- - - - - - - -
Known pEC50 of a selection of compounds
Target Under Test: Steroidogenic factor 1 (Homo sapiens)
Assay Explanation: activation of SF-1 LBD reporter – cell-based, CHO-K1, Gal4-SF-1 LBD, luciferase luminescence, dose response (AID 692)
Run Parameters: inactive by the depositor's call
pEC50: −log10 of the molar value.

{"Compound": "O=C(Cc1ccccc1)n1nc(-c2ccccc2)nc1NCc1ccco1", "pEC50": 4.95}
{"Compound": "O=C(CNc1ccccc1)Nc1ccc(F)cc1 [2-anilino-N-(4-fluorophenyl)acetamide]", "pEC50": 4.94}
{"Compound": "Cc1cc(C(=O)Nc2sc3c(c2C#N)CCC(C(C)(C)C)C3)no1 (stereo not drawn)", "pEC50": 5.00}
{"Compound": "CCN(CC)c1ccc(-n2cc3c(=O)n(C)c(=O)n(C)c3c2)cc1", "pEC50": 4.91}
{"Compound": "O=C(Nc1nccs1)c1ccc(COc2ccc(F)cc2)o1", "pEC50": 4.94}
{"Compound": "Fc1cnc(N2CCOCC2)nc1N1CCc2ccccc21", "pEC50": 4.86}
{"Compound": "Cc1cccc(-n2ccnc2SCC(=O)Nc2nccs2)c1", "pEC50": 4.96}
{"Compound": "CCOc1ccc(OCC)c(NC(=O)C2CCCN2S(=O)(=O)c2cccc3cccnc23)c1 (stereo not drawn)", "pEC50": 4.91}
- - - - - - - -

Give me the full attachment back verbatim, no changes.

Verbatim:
Known pEC50 of a selection of compounds
Target Under Test: Steroidogenic factor 1 (Homo sapiens)
Assay Explanation: activation of SF-1 LBD reporter – cell-based, CHO-K1, Gal4-SF-1 LBD, luciferase luminescence, dose response (AID 692)
Run Parameters: inactive by the depositor's call
pEC50: −log10 of the molar value.

{"Compound": "O=C(Cc1ccccc1)n1nc(-c2ccccc2)nc1NCc1ccco1", "pEC50": 4.95}
{"Compound": "O=C(CNc1ccccc1)Nc1ccc(F)cc1 [2-anilino-N-(4-fluorophenyl)acetamide]", "pEC50": 4.94}
{"Compound": "Cc1cc(C(=O)Nc2sc3c(c2C#N)CCC(C(C)(C)C)C3)no1 (stereo not drawn)", "pEC50": 5.00}
{"Compound": "CCN(CC)c1ccc(-n2cc3c(=O)n(C)c(=O)n(C)c3c2)cc1", "pEC50": 4.91}
{"Compound": "O=C(Nc1nccs1)c1ccc(COc2ccc(F)cc2)o1", "pEC50": 4.94}
{"Compound": "Fc1cnc(N2CCOCC2)nc1N1CCc2ccccc21", "pEC50": 4.86}
{"Compound": "Cc1cccc(-n2ccnc2SCC(=O)Nc2nccs2)c1", "pEC50": 4.96}
{"Compound": "CCOc1ccc(OCC)c(NC(=O)C2CCCN2S(=O)(=O)c2cccc3cccnc23)c1 (stereo not drawn)", "pEC50": 4.91}